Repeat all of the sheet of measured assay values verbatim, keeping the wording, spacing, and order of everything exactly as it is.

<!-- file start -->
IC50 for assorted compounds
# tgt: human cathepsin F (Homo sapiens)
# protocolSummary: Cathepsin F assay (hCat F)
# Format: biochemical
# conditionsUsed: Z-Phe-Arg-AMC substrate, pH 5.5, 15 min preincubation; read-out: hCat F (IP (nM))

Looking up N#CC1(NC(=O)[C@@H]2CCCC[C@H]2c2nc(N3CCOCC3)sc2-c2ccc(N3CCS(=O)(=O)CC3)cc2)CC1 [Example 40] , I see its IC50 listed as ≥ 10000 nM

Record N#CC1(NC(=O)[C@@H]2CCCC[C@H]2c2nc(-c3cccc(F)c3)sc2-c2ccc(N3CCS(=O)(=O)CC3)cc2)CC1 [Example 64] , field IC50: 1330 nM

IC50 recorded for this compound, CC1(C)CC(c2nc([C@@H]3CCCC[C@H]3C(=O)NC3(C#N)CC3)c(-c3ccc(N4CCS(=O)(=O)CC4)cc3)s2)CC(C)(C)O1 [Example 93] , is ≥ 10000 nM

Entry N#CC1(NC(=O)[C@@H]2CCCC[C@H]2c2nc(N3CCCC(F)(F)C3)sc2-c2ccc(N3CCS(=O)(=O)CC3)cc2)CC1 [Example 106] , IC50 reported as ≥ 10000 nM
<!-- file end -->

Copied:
IC50 for assorted compounds
# tgt: human cathepsin F (Homo sapiens)
# protocolSummary: Cathepsin F assay (hCat F)
# Format: biochemical
# conditionsUsed: Z-Phe-Arg-AMC substrate, pH 5.5, 15 min preincubation; read-out: hCat F (IP (nM))

Looking up N#CC1(NC(=O)[C@@H]2CCCC[C@H]2c2nc(N3CCOCC3)sc2-c2ccc(N3CCS(=O)(=O)CC3)cc2)CC1 [Example 40] , I see its IC50 listed as ≥ 10000 nM

Record N#CC1(NC(=O)[C@@H]2CCCC[C@H]2c2nc(-c3cccc(F)c3)sc2-c2ccc(N3CCS(=O)(=O)CC3)cc2)CC1 [Example 64] , field IC50: 1330 nM

IC50 recorded for this compound, CC1(C)CC(c2nc([C@@H]3CCCC[C@H]3C(=O)NC3(C#N)CC3)c(-c3ccc(N4CCS(=O)(=O)CC4)cc3)s2)CC(C)(C)O1 [Example 93] , is ≥ 10000 nM

Entry N#CC1(NC(=O)[C@@H]2CCCC[C@H]2c2nc(N3CCCC(F)(F)C3)sc2-c2ccc(N3CCS(=O)(=O)CC3)cc2)CC1 [Example 106] , IC50 reported as ≥ 10000 nM